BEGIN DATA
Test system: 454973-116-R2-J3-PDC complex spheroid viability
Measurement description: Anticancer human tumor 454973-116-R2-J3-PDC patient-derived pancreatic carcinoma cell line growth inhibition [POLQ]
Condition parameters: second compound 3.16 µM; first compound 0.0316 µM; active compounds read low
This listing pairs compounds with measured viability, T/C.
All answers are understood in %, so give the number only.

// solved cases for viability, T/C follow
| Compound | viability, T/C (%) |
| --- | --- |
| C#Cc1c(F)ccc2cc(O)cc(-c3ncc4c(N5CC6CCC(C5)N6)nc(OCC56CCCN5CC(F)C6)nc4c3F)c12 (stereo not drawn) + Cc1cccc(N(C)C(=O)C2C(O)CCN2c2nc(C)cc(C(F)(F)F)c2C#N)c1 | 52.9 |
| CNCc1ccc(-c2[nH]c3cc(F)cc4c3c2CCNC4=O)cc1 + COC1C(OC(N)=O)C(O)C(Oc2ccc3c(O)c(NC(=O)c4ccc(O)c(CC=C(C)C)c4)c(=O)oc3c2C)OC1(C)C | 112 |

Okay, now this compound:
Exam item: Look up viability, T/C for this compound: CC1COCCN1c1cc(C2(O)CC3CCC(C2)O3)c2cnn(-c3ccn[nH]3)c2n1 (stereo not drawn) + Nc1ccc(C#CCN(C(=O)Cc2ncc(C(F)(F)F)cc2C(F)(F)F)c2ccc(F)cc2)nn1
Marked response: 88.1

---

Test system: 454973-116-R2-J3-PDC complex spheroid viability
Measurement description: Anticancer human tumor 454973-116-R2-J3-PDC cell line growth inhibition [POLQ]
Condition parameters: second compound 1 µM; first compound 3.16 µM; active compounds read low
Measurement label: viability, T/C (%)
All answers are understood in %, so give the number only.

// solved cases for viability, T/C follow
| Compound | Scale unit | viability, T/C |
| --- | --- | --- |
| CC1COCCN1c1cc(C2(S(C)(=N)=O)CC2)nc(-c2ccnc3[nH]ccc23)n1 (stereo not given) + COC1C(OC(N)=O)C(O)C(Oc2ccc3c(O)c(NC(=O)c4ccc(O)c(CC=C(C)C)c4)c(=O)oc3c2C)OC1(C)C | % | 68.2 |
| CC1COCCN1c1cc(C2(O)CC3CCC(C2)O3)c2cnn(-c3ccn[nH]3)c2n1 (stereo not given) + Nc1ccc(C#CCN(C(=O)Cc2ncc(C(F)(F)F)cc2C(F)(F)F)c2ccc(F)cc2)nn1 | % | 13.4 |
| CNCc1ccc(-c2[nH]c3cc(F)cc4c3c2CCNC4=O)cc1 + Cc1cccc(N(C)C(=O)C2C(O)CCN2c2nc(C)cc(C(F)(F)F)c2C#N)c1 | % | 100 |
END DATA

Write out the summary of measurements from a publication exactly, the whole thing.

Test system: 454973-116-R2-J3-PDC complex spheroid viability
Measurement description: Anticancer human tumor 454973-116-R2-J3-PDC patient-derived pancreatic carcinoma cell line growth inhibition [POLQ]
Condition parameters: second compound 3.16 µM; first compound 0.0316 µM; active compounds read low
This listing pairs compounds with measured viability, T/C.
All answers are understood in %, so give the number only.

// solved cases for viability, T/C follow
| Compound | viability, T/C (%) |
| --- | --- |
| C#Cc1c(F)ccc2cc(O)cc(-c3ncc4c(N5CC6CCC(C5)N6)nc(OCC56CCCN5CC(F)C6)nc4c3F)c12 (stereo not drawn) + Cc1cccc(N(C)C(=O)C2C(O)CCN2c2nc(C)cc(C(F)(F)F)c2C#N)c1 | 52.9 |
| CNCc1ccc(-c2[nH]c3cc(F)cc4c3c2CCNC4=O)cc1 + COC1C(OC(N)=O)C(O)C(Oc2ccc3c(O)c(NC(=O)c4ccc(O)c(CC=C(C)C)c4)c(=O)oc3c2C)OC1(C)C | 112 |

Okay, now this compound:
Exam item: Look up viability, T/C for this compound: CC1COCCN1c1cc(C2(O)CC3CCC(C2)O3)c2cnn(-c3ccn[nH]3)c2n1 (stereo not drawn) + Nc1ccc(C#CCN(C(=O)Cc2ncc(C(F)(F)F)cc2C(F)(F)F)c2ccc(F)cc2)nn1
Marked response: 88.1

---

Test system: 454973-116-R2-J3-PDC complex spheroid viability
Measurement description: Anticancer human tumor 454973-116-R2-J3-PDC cell line growth inhibition [POLQ]
Condition parameters: second compound 1 µM; first compound 3.16 µM; active compounds read low
Measurement label: viability, T/C (%)
All answers are understood in %, so give the number only.

// solved cases for viability, T/C follow
| Compound | Scale unit | viability, T/C |
| --- | --- | --- |
| CC1COCCN1c1cc(C2(S(C)(=N)=O)CC2)nc(-c2ccnc3[nH]ccc23)n1 (stereo not given) + COC1C(OC(N)=O)C(O)C(Oc2ccc3c(O)c(NC(=O)c4ccc(O)c(CC=C(C)C)c4)c(=O)oc3c2C)OC1(C)C | % | 68.2 |
| CC1COCCN1c1cc(C2(O)CC3CCC(C2)O3)c2cnn(-c3ccn[nH]3)c2n1 (stereo not given) + Nc1ccc(C#CCN(C(=O)Cc2ncc(C(F)(F)F)cc2C(F)(F)F)c2ccc(F)cc2)nn1 | % | 13.4 |
| CNCc1ccc(-c2[nH]c3cc(F)cc4c3c2CCNC4=O)cc1 + Cc1cccc(N(C)C(=O)C2C(O)CCN2c2nc(C)cc(C(F)(F)F)c2C#N)c1 | % | 100 |